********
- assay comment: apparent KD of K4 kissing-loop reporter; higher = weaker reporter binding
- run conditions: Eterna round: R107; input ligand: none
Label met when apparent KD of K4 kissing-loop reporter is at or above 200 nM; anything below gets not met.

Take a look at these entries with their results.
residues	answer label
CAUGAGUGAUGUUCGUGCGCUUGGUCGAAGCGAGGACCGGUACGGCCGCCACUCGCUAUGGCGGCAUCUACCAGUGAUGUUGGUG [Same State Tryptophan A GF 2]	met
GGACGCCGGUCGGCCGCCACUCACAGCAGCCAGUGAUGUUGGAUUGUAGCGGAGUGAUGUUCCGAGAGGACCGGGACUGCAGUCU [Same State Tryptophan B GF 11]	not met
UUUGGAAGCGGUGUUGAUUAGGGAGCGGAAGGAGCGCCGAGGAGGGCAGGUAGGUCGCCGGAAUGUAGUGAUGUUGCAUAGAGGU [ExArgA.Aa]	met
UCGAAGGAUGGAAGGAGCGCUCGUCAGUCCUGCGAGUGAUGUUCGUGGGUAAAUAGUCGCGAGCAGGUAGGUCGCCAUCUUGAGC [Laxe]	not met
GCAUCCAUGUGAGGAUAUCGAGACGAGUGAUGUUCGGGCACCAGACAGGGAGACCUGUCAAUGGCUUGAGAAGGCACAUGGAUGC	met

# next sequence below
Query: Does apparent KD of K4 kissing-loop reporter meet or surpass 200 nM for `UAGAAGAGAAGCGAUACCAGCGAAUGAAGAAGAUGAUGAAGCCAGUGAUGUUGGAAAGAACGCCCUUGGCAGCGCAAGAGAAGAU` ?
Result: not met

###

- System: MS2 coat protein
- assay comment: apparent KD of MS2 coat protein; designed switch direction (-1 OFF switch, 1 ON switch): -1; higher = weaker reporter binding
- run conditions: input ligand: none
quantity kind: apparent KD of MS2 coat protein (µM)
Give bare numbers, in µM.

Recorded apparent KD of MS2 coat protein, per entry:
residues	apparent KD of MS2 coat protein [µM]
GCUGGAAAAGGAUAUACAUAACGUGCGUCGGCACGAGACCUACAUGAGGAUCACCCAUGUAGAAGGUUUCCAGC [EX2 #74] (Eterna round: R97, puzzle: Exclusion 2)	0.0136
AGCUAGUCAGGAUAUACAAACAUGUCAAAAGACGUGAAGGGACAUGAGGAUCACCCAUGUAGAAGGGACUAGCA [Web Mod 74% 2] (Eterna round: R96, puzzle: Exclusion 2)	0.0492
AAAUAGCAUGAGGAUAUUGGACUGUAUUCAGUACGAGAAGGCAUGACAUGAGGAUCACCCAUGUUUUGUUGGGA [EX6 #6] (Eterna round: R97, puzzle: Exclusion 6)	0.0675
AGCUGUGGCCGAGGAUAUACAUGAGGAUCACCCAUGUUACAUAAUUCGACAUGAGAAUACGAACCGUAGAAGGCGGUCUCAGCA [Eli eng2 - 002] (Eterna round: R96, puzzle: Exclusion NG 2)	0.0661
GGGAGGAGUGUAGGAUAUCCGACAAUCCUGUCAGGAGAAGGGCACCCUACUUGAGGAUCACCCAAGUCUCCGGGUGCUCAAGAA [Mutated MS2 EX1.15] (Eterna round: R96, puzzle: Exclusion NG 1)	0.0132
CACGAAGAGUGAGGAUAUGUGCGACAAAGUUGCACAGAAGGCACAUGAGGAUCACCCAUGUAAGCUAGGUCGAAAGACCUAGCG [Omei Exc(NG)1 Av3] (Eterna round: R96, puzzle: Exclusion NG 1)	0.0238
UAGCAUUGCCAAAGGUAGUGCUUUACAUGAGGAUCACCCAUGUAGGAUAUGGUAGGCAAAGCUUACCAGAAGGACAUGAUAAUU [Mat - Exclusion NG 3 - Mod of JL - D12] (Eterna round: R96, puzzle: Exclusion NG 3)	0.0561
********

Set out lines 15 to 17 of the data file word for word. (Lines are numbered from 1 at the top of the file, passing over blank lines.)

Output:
- System: MS2 coat protein
- assay comment: apparent KD of MS2 coat protein; designed switch direction (-1 OFF switch, 1 ON switch): -1; higher = weaker reporter binding
- run conditions: input ligand: none